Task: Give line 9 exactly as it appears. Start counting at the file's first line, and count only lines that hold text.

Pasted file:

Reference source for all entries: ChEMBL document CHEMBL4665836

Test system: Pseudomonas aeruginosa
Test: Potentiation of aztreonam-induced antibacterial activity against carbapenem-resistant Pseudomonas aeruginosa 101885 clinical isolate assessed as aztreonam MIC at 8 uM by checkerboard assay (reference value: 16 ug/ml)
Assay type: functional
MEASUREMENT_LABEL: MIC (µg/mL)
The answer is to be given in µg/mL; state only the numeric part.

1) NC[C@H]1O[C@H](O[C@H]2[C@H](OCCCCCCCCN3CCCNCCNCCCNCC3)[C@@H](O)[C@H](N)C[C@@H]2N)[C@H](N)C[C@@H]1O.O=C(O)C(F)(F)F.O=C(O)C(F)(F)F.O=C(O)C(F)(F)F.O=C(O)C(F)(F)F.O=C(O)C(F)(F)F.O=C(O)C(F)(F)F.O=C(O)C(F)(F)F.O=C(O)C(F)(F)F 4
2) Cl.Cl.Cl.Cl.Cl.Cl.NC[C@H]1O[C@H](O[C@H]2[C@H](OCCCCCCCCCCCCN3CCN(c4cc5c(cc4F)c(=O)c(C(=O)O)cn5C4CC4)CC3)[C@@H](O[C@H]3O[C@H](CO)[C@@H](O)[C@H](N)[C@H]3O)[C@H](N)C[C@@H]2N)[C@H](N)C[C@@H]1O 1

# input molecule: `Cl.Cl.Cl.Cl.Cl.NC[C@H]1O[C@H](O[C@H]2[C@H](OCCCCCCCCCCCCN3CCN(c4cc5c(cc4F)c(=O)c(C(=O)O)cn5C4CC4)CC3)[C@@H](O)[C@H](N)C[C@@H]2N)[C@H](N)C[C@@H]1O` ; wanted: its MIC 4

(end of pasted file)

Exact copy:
# input molecule: `Cl.Cl.Cl.Cl.Cl.NC[C@H]1O[C@H](O[C@H]2[C@H](OCCCCCCCCCCCCN3CCN(c4cc5c(cc4F)c(=O)c(C(=O)O)cn5C4CC4)CC3)[C@@H](O)[C@H](N)C[C@@H]2N)[C@H](N)C[C@@H]1O` ; wanted: its MIC 4